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Reaching the unreachable

This account from David Yeghnazar, Elam’s Executive Director, helps show that reaching the unreachable begins with training the right leaders.

I was about to walk into the room. How bad would it be?

I was in a country near Iran, and Reza, the smiling pastor, had told me about a ‘hostel’ where Iranian refugees live. It was an old building that looked like it hadn’t seen a repairman since it was built in the 1920’s. I was introduced to Amir, one of his church members who lived there. Amir, about 27, had groomed himself as well as he could in his simple clothing.

Reza and Amir were going to show me around the hostel. I didn’t know much, but I knew it would not be pleasant. Amir shared a room with nine other Iranian men who had similarly tough backgrounds – drugs, broken lives, probably crime.

We entered Amir’s room. It was worse than I imagined. The awful smell hit me immediately. I coughed, and then wished I hadn’t. I noticed there were only three bunk beds. “I thought there were 10 of you?” I inquired. “Four of us sleep on the floor,” Amir explained as he pointed to four cheap, thin mattresses up against a wall. I immediately tried to work out if those four mattresses would fit on the floor space. Definitely tight.

Amir did not want to show me the restrooms and shower. “We are allowed to use it only once a week,” he said, a little embarrassed. I would rather sleep on a street, I thought to myself. We stood quietly for a moment.

Then came the hope. Then came the Gospel.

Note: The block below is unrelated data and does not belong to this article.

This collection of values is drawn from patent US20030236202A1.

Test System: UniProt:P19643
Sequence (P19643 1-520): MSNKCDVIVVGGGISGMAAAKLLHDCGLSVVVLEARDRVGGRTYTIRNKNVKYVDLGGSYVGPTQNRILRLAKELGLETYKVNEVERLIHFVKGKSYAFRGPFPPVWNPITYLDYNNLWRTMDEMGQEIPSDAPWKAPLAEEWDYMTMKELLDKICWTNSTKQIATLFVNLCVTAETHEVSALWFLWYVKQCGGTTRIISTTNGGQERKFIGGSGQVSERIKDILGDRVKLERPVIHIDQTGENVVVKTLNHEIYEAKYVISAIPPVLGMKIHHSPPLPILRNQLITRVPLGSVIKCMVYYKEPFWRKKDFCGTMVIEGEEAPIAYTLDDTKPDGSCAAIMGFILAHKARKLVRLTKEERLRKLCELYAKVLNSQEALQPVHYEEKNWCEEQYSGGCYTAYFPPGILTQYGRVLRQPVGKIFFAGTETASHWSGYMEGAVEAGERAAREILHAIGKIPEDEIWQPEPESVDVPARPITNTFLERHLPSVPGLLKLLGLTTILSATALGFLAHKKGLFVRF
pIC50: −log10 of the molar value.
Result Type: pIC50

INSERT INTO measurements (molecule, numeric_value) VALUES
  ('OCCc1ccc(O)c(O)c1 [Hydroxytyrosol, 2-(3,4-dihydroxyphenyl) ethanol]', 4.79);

“Amir came to know the Lord seven months ago,” Reza began to explain in his gentle tone. “One of the Elam graduates witnessed to him and gave him a New Testament. He came to our church, and gave his life to Christ. He’s been through our discipleship, and he is one of our best evangelists now. He has led seven others who live in this hostel to Christ. He is full of the joy of the Lord. I love him so much.”

Amir looked humbly at the floor as Reza praised him. There was not a hint of pride. He was a broken young man who had found a wonderful savior – all he was doing was sharing about his Jesus. He shrugged his shoulders, as if to say, “What else would I do?”

Wow. Here’s a young man from the disadvantaged of a society closed to the Gospel. How did he become a Christian, let alone a powerful evangelist?

The answer is simple. If you train the right people, the unreachable become reachable.

This is the great joy of the training Elam Ministries is involved with – finding Iranians who are called to serve God and equipping them to proclaim the Gospel – in the places others don’t even know exist, like Amir’s hostel.